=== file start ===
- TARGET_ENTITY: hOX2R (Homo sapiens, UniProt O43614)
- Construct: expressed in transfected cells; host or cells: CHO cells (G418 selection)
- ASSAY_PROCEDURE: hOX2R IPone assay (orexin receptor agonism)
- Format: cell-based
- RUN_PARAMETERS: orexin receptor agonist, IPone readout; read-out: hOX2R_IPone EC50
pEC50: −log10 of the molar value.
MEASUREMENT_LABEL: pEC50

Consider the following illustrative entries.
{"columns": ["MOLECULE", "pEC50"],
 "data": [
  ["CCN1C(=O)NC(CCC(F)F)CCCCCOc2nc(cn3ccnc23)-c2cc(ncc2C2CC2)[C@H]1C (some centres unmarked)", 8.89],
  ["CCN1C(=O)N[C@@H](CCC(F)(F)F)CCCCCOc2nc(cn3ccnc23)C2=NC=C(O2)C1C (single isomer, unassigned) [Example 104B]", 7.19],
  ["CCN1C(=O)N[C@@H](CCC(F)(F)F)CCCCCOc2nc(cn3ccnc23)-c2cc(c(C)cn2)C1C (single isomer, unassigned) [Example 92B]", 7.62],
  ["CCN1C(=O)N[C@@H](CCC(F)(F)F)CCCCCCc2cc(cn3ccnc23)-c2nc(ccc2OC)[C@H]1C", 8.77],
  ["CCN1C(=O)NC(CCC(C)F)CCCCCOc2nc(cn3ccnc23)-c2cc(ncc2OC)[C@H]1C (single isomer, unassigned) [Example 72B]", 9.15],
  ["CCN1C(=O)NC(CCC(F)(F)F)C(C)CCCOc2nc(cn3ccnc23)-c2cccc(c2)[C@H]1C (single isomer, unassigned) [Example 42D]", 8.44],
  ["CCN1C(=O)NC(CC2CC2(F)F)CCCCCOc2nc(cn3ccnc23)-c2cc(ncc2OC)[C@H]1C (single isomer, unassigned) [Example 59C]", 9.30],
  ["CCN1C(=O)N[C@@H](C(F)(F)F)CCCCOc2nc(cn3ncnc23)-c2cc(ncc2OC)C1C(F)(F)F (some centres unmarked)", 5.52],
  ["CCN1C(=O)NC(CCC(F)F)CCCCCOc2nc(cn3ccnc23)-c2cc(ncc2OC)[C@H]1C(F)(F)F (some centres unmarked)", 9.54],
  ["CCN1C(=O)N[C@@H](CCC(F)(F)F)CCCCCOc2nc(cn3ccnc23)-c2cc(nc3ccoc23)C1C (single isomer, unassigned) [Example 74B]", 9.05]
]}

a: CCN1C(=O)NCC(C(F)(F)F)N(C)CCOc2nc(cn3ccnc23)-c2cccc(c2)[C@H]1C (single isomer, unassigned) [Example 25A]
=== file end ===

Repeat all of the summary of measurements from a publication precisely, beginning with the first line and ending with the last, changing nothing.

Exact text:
- TARGET_ENTITY: hOX2R (Homo sapiens, UniProt O43614)
- Construct: expressed in transfected cells; host or cells: CHO cells (G418 selection)
- ASSAY_PROCEDURE: hOX2R IPone assay (orexin receptor agonism)
- Format: cell-based
- RUN_PARAMETERS: orexin receptor agonist, IPone readout; read-out: hOX2R_IPone EC50
pEC50: −log10 of the molar value.
MEASUREMENT_LABEL: pEC50

Consider the following illustrative entries.
{"columns": ["MOLECULE", "pEC50"],
 "data": [
  ["CCN1C(=O)NC(CCC(F)F)CCCCCOc2nc(cn3ccnc23)-c2cc(ncc2C2CC2)[C@H]1C (some centres unmarked)", 8.89],
  ["CCN1C(=O)N[C@@H](CCC(F)(F)F)CCCCCOc2nc(cn3ccnc23)C2=NC=C(O2)C1C (single isomer, unassigned) [Example 104B]", 7.19],
  ["CCN1C(=O)N[C@@H](CCC(F)(F)F)CCCCCOc2nc(cn3ccnc23)-c2cc(c(C)cn2)C1C (single isomer, unassigned) [Example 92B]", 7.62],
  ["CCN1C(=O)N[C@@H](CCC(F)(F)F)CCCCCCc2cc(cn3ccnc23)-c2nc(ccc2OC)[C@H]1C", 8.77],
  ["CCN1C(=O)NC(CCC(C)F)CCCCCOc2nc(cn3ccnc23)-c2cc(ncc2OC)[C@H]1C (single isomer, unassigned) [Example 72B]", 9.15],
  ["CCN1C(=O)NC(CCC(F)(F)F)C(C)CCCOc2nc(cn3ccnc23)-c2cccc(c2)[C@H]1C (single isomer, unassigned) [Example 42D]", 8.44],
  ["CCN1C(=O)NC(CC2CC2(F)F)CCCCCOc2nc(cn3ccnc23)-c2cc(ncc2OC)[C@H]1C (single isomer, unassigned) [Example 59C]", 9.30],
  ["CCN1C(=O)N[C@@H](C(F)(F)F)CCCCOc2nc(cn3ncnc23)-c2cc(ncc2OC)C1C(F)(F)F (some centres unmarked)", 5.52],
  ["CCN1C(=O)NC(CCC(F)F)CCCCCOc2nc(cn3ccnc23)-c2cc(ncc2OC)[C@H]1C(F)(F)F (some centres unmarked)", 9.54],
  ["CCN1C(=O)N[C@@H](CCC(F)(F)F)CCCCCOc2nc(cn3ccnc23)-c2cc(nc3ccoc23)C1C (single isomer, unassigned) [Example 74B]", 9.05]
]}

a: CCN1C(=O)NCC(C(F)(F)F)N(C)CCOc2nc(cn3ccnc23)-c2cccc(c2)[C@H]1C (single isomer, unassigned) [Example 25A]